SALT LAKE CITY (AP) - For more than a week, investigators looking into
the disappearance of Elizabeth Smart urgently wanted to talk to a drifter
they said might have information about the mysterious abduction.
But once Bret Edmunds was found, recovering from a drug overdose in a
hospital 1,800 miles away, police appeared to lose interest. And Richard
Ricci, an ex-convict who once worked as a handyman in the Smart home, went
to the top of the list of potential suspects.
There were earlier dead-ends in the 3-week-old case - the man with a
missing front tooth and a multicolored Rastafarian-style knit hat, the
apparently fruitless search of nearby Emigration Canyon for the girl.
So does this mean the Salt Lake City police are floundering, much as
Boulder, Colo., police were accused of in the JonBenet Ramsey case?
Not at all, some experts say. They say Salt Lake City investigators
appear to be doing what they need to do to build a case.
To Mike King, a criminal justice instructor, investigator for the Utah
attorney general's office and coordinator of the Utah Criminal Tracking
Analysis Project, it is methodical police work.
In fact, he said, police investigating a crime should not come to a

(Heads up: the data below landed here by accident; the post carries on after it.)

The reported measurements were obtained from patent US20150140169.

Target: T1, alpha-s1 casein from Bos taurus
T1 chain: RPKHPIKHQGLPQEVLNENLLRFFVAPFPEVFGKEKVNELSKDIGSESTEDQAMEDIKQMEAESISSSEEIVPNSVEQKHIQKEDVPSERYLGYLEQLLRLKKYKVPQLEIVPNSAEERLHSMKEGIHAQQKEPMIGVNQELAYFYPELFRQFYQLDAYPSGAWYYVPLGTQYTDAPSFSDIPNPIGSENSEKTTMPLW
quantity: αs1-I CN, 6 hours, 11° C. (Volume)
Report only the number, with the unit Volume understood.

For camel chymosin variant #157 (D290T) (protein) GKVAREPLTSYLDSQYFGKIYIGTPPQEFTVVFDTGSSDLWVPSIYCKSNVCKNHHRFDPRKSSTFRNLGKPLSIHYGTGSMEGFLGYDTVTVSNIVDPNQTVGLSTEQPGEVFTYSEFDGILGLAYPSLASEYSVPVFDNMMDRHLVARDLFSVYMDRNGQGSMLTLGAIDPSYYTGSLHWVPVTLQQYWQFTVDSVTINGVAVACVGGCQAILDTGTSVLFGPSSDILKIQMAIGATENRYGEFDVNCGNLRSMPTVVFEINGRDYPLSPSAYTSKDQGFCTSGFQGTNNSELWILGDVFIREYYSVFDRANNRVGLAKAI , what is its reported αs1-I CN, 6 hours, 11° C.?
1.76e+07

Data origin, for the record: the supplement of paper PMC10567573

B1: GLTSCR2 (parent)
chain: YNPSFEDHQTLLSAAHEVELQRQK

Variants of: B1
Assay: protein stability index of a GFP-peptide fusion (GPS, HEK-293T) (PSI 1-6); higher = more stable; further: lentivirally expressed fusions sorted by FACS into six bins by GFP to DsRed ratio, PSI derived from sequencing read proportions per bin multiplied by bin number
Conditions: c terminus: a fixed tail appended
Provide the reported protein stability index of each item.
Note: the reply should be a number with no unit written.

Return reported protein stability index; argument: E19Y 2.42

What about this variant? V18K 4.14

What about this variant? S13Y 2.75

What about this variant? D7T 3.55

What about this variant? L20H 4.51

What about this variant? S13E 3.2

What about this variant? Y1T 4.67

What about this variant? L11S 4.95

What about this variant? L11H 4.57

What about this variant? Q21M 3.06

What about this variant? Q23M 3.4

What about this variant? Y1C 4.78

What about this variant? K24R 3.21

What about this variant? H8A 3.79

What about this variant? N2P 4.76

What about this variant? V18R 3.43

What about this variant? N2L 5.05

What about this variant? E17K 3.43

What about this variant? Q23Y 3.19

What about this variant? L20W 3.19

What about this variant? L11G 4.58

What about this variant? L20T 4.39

conclusion too soon. "We can sometimes develop a theory before we have all
the facts. Then we can spend all our time adjusting our facts to fit the
theory," King said.
Police say 14-year-old Elizabeth was taken at gunpoint from her bedroom
in the early morning hours of June 5.
The early stages of the case were marked by misinformation.
Police initially reported that Elizabeth's 9-year-old sister, Mary
Katherine, was threatened by the kidnapper. But after police talked a fourth
time with the younger girl, they changed their account and said that Mary
Elizabeth had pretended to be asleep through much of the abduction and that
the kidnapper may not have realized she was watching.
Investigators say that during the first couple of days, police had to
move fast - and chase down all sorts of possibilities - because the chances
of finding the teen unharmed diminished as the hours passed.
Scott Robinson, a Denver defense attorney who closely watched the 1996
JonBenet case, said police in Boulder were accused of sloppy police work
were criticized for their refusal to quickly call in the FBI and for what
was seen as arrogance when anyone asked a tough question.
In contrast, Salt Lake City investigators appear to be highly
professional, Robinson said. If they are withholding investigative details,
the lawyer said, that is exactly what they should be doing. Certain
crime-scene details known only to the police and the suspect can be used
confirm whether investigators have the right man.
Salt Lake City Police Chief Rick Dinse said police have received between
8,000 and 10,000 leads. They culled 1,300 as worth checking out. As of last
week, Dinse said, 900 had been cleared, leaving 400 to go.
"There's a whole bunch of questions out there but not enough answers,"
Capt. Scott Atkinson said.